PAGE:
When talking about her corona patients who had died, Gemara was clearly affected. “Sadly, some of my patients have passed away, including the well-known Prof. Mark Steiner.” The coronavirus patient who passed away with whom she was closest was a Holocaust survivor, Aryeh Even, 88, who was the first person to die in Israel from the virus.
Gemara was on duty when Even died. “During the day, he was fine, he was talking, the patients were talking to him,” she says. “He was fine on Friday night and then deteriorated. We could see that his heart rate was going up very quickly. There was some sort of arrhythmia. And we knew something’s happening, we need to go in. The other nurse and the doctor rushed in.
“I could see from where I was sitting, watching the screen, that his breathing was becoming less and less. Because I’m an oncology nurse, this is something I see all the time, I’m very familiar with it — I saw that they were his last breaths.”
“The doctor and nurse then broke into the room, said Shema with him and told ‘Aryeh, we’re with you, we love you,’ they really comforted him,” Gemara says.
In her journal entry, she wrote:
My heart is broken. On Friday night my worst fears were realized as I watch my beloved patient, Aryeh Even, take his last breaths on earth. By the grace of God, two patients *angels* rush to his side. With tears in my eyes, I watch them instinctively place their hands on his eyes and recite the Shema prayer. They comfort him and say goodbye as his holy soul enters the gates of Heaven.
I know what the next step is, and I’m already dreading it – the Health Ministry has prepared us with instructions on how to deal with the deceased COVID-19 patients. We are the first hospital in Israel to implement this protocol. Similar to causalities in a biological war, our treatment of the body needs to be done in a way that will not endanger anyone else who will come in contact until the burial.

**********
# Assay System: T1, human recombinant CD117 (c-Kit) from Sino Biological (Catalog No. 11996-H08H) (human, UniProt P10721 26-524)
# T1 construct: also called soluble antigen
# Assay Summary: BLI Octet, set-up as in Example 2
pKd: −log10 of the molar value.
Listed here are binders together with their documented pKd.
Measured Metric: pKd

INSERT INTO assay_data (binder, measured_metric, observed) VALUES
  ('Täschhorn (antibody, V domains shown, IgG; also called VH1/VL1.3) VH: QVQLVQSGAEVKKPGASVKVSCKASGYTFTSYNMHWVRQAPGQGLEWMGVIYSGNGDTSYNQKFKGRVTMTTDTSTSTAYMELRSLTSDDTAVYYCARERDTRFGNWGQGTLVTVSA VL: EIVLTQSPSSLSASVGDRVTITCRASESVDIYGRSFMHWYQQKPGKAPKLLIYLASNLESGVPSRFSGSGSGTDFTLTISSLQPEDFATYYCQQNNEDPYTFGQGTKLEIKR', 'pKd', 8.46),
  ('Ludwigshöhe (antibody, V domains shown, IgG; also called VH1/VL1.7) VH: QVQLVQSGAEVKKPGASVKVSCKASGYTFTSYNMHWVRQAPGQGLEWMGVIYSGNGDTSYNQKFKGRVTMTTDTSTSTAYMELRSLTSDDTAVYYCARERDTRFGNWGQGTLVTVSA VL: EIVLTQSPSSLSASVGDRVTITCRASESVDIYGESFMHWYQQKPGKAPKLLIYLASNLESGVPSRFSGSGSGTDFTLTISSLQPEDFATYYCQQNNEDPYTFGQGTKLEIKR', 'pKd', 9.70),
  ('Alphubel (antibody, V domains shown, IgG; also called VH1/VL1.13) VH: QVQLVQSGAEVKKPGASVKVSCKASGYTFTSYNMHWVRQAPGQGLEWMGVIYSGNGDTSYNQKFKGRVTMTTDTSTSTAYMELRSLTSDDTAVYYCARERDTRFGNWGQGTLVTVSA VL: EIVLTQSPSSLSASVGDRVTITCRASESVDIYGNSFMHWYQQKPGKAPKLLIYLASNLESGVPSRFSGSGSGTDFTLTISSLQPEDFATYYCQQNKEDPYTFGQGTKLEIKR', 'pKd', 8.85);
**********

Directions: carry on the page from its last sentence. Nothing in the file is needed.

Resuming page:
My dear Aryeh, you survived the horrors of the Holocaust, immigrated to Israel, established a magnificent family and your extraordinary journey ends here, in this new ward we hoped we would never have to open. The circumstances of your hospitalization did not allow for your loving family and caretaker to be by your side. For us and them, this was heartbreaking.
We did our best to go in as often as possible. From the outside, we monitored you as closely as we could. In the unit, we were in awe as we watched the other patients care for you, keep you company and helped you however best they could. They so badly did not want you to ever feel alone.
You’ve touched my heart, the staff, and the patients that surrounded you. I know your life will inspire the rest of Am Yisrael (the nation of Israel) as well.
Go in peace, go to your resting place in peace. Look out for us from above.
Love, Rachel Gemara
Gemara refers to Israel’s struggle with coronavirus as a war-like situation, where they don’t know what’s going to happen next, but are preparing each day for the next battle – and most importantly, to be one step ahead. “It’s impossible to know how things will turn out and when this will end,” she says.
What is certain is that with highly capable and dedicated nurses like Gemara fighting for us, we are assured to be victorious in the end!”